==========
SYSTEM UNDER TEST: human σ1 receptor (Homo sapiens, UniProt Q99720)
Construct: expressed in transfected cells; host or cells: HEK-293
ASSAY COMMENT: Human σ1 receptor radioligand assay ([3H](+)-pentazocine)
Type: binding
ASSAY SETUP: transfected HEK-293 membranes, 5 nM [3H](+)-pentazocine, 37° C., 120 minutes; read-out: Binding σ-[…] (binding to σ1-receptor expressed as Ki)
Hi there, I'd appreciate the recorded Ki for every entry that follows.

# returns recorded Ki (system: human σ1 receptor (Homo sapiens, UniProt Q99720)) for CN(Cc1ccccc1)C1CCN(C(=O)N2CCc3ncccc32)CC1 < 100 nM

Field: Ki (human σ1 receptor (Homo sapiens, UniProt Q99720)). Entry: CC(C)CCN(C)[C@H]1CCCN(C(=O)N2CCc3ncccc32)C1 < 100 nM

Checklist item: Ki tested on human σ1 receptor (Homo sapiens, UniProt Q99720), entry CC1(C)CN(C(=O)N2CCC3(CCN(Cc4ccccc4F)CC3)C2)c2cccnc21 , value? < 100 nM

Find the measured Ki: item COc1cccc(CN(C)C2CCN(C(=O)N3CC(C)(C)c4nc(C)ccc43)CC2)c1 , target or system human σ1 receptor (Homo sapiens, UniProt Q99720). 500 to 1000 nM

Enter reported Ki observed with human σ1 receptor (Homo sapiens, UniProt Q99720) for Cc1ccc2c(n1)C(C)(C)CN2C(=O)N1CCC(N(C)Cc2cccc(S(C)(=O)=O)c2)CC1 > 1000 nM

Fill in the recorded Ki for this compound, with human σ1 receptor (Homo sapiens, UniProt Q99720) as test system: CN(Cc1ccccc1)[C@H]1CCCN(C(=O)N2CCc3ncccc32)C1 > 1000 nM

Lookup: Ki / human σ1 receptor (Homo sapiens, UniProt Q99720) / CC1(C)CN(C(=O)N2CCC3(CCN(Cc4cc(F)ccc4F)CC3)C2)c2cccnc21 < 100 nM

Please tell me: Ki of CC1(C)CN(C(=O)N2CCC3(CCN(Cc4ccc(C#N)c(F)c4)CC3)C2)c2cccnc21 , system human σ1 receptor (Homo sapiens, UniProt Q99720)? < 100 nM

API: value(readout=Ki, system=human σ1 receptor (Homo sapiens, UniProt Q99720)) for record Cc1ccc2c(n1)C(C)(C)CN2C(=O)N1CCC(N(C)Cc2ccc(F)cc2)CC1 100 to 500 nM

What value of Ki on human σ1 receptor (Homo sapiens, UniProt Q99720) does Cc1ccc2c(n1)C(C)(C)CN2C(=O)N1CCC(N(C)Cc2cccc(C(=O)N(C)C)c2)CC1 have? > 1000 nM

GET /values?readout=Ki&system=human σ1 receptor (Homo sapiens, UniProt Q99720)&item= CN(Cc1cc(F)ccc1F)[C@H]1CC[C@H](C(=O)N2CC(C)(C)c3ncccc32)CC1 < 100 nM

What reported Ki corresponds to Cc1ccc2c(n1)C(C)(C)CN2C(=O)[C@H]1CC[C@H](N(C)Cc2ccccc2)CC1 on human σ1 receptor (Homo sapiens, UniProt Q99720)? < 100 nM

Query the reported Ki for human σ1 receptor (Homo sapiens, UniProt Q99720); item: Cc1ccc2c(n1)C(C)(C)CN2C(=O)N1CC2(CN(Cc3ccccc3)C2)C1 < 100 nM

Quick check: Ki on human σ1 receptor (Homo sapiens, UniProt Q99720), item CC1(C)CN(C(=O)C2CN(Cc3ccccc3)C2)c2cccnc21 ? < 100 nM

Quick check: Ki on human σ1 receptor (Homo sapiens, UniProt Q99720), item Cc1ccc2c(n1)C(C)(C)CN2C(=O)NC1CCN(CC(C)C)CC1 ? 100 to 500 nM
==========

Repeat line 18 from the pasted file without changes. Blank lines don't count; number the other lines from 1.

What reported Ki corresponds to Cc1ccc2c(n1)C(C)(C)CN2C(=O)[C@H]1CC[C@H](N(C)Cc2ccccc2)CC1 on human σ1 receptor (Homo sapiens, UniProt Q99720)? < 100 nM